The bottom line is: even if you are eating a diet which includes organic, real, and whole foods … or even traditionally-prepared foods as our ancestors would have eaten such as bone broths, sauerkraut, raw yogurt or kefir, and traditional fats like butter, cream, and cheese or raw milk, you may still have an iodine deficiency.

Weight gain is not the only symptom of iodine deficiency

Consider the symptoms of modern health epidemics which could be connected to iodine deficiency:

  • Lethargy and tiredness, muscular weakness and constant fatigue
  • Feeling cold (even on warm days)
  • Difficulty concentrating, slowed mental processes and poor memory
  • Unusual weight gain
  • Depression
  • Thick puffy skin or puffiness of the face
  • Hair loss
  • Dry skin
  • Constipation
  • Weak, slow heart beat
  • Enlarged thyroid or goiter
  • Fibrocystic breast disease
  • Ovarian cysts


So, even if you don’t have challenges keeping normal weight, you could still be deficient in iodine. This is because many other systems in our bodies require iodine to function optimally: breasts, adrenal glands, our reproductive organs, digestive system (pancreas), stomach, skin, and the brain. Watch this video from Dr. Jorge Flechas on why the entire body needs it.

It’s important to remember, anyone who has a thyroid problem may exhibit different symptoms, as we are all unique! As one example, I’ve never experienced issues with being overweight, mine has always been the opposite. I’ve also never had a visible goiter. And yet, I’ve had many of the other symptoms on this list, and been diagnosed with a blood test as having markers of hypothyroidism.  Since changing my diet to real, traditional foods, most of my symptoms have vanished, including that I am now at what I believe is a normal weight for me. However, I have experienced fibrocystic breast cysts and ovarian cysts over the last 10+ years, and those have not resolved yet.

I’m currently on an iodine protocol with recommendations from a practitioner I found online. This protocol is the most sensible of any I’ve tried, and I know because I’ve already been through this protocol twice with no results. My previous attempts at the iodine protocol, I believe, were not successful because I was not getting the ratios of co-factors correct, nor was I using the right types of co-factors. For instance, I was using a low-temperature dried, real food source Vitamin C product. However, this product wasn’t absorbing properly, and the dosage also wasn’t high enough. Vitamin C is necessary to heal the iodine transporter system which has possibly been damaged by other halides (chlorine, bromine, and fluoride which are found in our water supply, bottled water, and many processed food and other products), aids in cellular uptake of iodine, and is a key antioxidant for detoxification. Now I’m taking a liposomal Vitamin C product that is hand-crafted by an RN turned holistic practitioner. It is truly all-natural and contains co-minerals and trace co-factors, and real food sources of Vitamin C.  Visit 12foru to purchase this and many other naturally-produced, organic, and wild-crafted supplements, essential oils, and other health products.

For more information on using iodine and co-factors for healing of health issues, read Lynne Farrow’s book The Iodine Crisis: What You Don’t Know About Iodine Can Wreck Your Life (Amazon link).

Incidentally, iodine is a nutrient/mineral that chelates unwanted substances in the body such as harmful halides: bromine, chlorine, flouride, thiocyanate, cyanate, nitrate, pertechnate and perchlorate. It is also effective for removal of heavy metals including mercury and lead.  If you have chronic health issues whether it be challenges with weight loss or anything else, chances are, you could benefit from proper iodine protocol supplementation.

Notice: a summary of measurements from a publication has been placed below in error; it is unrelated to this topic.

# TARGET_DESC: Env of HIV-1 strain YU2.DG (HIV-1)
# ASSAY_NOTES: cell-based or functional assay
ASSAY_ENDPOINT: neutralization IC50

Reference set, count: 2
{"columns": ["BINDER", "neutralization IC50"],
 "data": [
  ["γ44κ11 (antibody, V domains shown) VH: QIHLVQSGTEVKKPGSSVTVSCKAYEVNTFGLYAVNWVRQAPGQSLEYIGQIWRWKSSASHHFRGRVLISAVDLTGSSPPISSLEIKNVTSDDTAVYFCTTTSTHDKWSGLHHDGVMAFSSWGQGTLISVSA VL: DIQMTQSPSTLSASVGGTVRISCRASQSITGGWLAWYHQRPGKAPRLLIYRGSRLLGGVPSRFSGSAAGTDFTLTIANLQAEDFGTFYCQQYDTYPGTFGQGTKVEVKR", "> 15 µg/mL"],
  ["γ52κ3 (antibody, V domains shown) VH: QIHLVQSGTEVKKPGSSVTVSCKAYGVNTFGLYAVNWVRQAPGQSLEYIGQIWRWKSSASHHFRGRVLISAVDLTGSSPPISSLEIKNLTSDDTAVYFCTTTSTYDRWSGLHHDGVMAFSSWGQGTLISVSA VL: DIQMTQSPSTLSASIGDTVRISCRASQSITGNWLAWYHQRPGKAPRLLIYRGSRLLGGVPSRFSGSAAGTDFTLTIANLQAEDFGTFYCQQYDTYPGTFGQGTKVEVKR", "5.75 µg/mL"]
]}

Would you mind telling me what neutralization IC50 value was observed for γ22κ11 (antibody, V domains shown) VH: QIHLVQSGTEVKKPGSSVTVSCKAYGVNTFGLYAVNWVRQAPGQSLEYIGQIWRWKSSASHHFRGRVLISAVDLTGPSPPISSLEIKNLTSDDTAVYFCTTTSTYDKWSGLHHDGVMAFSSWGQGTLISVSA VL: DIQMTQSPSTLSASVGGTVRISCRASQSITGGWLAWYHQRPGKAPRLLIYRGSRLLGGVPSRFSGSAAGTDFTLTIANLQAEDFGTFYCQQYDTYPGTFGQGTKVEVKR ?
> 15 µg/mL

Why higher doses of iodine are becoming important

Over the years, I’ve read practitioners cautioning against the consumption of too much iodine, which according to some sources can lead to subclinical hypothyroidism. This disorder can occur when the thyroid produces too little thyroid hormone. However, some practitioners are now recommending higher doses of iodine which have been advised in the past. This is due to:

1) gross deficiencies of the mineral and

2) the mounting number of toxins, chemicals, and pollutants in our environments

Iodine actually enables our cells to flush out toxins and harmful chemicals, especially harmful halides such as fluoride and bromine which have a lower atomic weight than iodine. If too much iodine is consumed, the body flushes it out via the urinary tract. An example of this is the iodine used in CT scans in hospital environments. It is not uncommon for dosages of 8,000 to 16,000 milligrams to be used in these procedures. In studies from the early 1900s, higher-than-typical doses of iodine were used in multiple instances to treat disease conditions including cancer. Read more about this from The Tree of Life Center U.S. 

Most RDA and government advisories on nutrition recommend much lower doses than are actually needed for optimal health. As one example, a paper from the NCBI cites the RDA for Vitamin D as inadequate for elderly and also those who don’t receive regular sun exposure. In 2014, Dr. John Cannell wrote about the flaws in official recommendations for RDA of Vitamin D.

Dr. Thomas Cowan, M.D. talks about the ability of iodine, herbs, and fermented foods to perform the task of emptying the body of toxins in his article about radiation sickness published on the Weston A. Price Foundation web site. Dr. Mark Sircus, Ac., OMD, DM discusses the important role iodine can play in mitigating effects of electromagnetic pollution and Wifi exposure. These forms of pollution, although not visible, are causing the health and medical communities to examine the possible dangers to our health. In 2011, The International Agency for Research on Cancer released a document on the risks of radiofrequency electromagnetic fields from wireless communication devices.

Have you experienced an iodine deficiency? If so, what approach or protocol have you used?